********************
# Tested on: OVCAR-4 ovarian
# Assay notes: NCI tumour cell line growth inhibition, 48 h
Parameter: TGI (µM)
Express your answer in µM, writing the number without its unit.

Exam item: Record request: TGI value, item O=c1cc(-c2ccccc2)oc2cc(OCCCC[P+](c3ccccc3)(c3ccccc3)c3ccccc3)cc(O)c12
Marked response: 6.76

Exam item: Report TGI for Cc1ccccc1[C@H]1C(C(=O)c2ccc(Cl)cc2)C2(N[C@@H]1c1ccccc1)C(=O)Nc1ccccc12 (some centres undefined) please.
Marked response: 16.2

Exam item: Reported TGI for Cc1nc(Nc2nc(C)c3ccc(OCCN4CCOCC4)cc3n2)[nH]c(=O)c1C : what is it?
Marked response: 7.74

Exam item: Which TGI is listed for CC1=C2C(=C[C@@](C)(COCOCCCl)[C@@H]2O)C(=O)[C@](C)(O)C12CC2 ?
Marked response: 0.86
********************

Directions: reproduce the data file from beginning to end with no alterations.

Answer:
# Tested on: OVCAR-4 ovarian
# Assay notes: NCI tumour cell line growth inhibition, 48 h
Parameter: TGI (µM)
Express your answer in µM, writing the number without its unit.

Exam item: Record request: TGI value, item O=c1cc(-c2ccccc2)oc2cc(OCCCC[P+](c3ccccc3)(c3ccccc3)c3ccccc3)cc(O)c12
Marked response: 6.76

Exam item: Report TGI for Cc1ccccc1[C@H]1C(C(=O)c2ccc(Cl)cc2)C2(N[C@@H]1c1ccccc1)C(=O)Nc1ccccc12 (some centres undefined) please.
Marked response: 16.2

Exam item: Reported TGI for Cc1nc(Nc2nc(C)c3ccc(OCCN4CCOCC4)cc3n2)[nH]c(=O)c1C : what is it?
Marked response: 7.74

Exam item: Which TGI is listed for CC1=C2C(=C[C@@](C)(COCOCCCl)[C@@H]2O)C(=O)[C@](C)(O)C12CC2 ?
Marked response: 0.86